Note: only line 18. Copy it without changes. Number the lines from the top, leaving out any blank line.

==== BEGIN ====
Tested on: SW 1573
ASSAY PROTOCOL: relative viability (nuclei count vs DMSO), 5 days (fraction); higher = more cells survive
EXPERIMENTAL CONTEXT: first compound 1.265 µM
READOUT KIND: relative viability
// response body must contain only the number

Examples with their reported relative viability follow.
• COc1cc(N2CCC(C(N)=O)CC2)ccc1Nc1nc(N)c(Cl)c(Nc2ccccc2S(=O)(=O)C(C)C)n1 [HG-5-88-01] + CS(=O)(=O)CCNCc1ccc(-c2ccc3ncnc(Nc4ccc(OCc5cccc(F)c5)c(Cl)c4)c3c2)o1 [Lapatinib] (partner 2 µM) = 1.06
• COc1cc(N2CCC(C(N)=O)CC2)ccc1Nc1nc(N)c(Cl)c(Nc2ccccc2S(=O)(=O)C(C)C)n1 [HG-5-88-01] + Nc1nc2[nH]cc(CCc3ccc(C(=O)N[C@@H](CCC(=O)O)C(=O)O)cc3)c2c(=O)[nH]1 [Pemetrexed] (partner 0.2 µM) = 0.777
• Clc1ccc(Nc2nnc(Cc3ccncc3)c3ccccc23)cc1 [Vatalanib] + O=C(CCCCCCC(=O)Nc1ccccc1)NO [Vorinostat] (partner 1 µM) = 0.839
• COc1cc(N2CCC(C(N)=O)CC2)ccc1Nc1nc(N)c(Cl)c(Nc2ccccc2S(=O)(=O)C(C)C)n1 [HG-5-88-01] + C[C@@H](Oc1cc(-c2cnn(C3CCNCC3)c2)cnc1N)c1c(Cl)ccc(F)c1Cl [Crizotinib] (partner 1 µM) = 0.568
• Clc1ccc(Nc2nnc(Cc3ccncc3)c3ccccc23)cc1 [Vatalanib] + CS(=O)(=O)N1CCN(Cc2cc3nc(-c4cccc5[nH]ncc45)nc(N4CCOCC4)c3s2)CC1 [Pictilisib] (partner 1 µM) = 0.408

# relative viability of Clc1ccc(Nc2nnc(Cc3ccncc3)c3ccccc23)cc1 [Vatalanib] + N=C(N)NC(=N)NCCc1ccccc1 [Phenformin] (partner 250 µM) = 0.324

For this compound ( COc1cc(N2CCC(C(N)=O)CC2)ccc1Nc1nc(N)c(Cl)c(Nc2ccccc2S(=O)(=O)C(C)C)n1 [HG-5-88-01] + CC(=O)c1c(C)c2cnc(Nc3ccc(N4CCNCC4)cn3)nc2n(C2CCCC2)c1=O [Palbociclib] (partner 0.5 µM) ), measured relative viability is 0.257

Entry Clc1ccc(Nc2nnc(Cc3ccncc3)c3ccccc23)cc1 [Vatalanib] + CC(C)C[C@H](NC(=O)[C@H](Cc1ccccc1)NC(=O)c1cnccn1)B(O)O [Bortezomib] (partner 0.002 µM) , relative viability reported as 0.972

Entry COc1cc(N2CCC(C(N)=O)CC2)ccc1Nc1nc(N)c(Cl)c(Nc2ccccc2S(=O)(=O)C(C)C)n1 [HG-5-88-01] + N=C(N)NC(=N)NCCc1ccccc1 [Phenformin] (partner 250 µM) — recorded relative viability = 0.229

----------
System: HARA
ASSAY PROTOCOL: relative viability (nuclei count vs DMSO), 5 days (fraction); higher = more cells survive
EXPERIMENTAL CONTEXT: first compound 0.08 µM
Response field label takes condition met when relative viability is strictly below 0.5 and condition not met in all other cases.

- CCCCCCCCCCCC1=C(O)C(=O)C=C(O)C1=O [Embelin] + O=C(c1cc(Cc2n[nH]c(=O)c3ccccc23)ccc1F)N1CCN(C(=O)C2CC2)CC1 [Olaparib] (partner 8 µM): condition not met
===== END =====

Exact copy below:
ASSAY PROTOCOL: relative viability (nuclei count vs DMSO), 5 days (fraction); higher = more cells survive